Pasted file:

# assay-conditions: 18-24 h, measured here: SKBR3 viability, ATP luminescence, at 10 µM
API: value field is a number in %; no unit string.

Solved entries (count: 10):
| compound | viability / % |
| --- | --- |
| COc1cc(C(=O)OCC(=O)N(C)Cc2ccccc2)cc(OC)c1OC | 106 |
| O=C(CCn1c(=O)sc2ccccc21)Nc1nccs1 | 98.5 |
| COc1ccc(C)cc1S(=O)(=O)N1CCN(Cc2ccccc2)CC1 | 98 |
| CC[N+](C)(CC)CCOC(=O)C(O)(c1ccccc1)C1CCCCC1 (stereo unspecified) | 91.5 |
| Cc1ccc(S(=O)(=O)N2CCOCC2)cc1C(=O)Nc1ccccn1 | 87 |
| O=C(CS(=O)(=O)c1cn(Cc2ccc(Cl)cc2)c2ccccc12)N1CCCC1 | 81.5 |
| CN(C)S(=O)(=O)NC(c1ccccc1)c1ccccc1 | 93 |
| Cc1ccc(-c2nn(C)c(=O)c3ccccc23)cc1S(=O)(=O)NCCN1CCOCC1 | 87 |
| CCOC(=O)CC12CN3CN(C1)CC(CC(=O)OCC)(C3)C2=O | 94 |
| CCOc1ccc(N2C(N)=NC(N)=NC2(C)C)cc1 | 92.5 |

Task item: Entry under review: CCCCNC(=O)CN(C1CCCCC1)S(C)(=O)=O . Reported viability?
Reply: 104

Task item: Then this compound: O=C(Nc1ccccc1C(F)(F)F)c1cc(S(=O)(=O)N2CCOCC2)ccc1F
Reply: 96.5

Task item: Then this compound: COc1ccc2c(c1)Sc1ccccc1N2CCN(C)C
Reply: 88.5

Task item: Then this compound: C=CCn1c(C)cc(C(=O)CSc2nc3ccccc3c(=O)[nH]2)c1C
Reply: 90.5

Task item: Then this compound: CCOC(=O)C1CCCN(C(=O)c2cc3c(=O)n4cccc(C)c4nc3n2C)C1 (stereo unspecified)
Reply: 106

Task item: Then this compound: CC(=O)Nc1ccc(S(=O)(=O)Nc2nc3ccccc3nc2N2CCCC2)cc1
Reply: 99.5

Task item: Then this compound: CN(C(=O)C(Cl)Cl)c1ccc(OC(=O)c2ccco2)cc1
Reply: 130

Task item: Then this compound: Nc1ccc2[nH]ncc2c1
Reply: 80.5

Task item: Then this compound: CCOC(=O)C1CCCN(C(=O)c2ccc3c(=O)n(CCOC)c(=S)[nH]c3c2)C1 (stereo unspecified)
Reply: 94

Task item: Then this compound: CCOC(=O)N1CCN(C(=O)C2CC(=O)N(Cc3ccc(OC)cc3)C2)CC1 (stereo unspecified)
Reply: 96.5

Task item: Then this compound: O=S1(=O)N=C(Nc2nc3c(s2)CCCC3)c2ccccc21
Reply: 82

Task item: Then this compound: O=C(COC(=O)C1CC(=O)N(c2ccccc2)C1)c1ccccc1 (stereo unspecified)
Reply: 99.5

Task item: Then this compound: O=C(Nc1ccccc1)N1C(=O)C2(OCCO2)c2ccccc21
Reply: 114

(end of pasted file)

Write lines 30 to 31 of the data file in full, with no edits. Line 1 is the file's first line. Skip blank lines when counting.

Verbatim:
Task item: Then this compound: Nc1ccc2[nH]ncc2c1
Reply: 80.5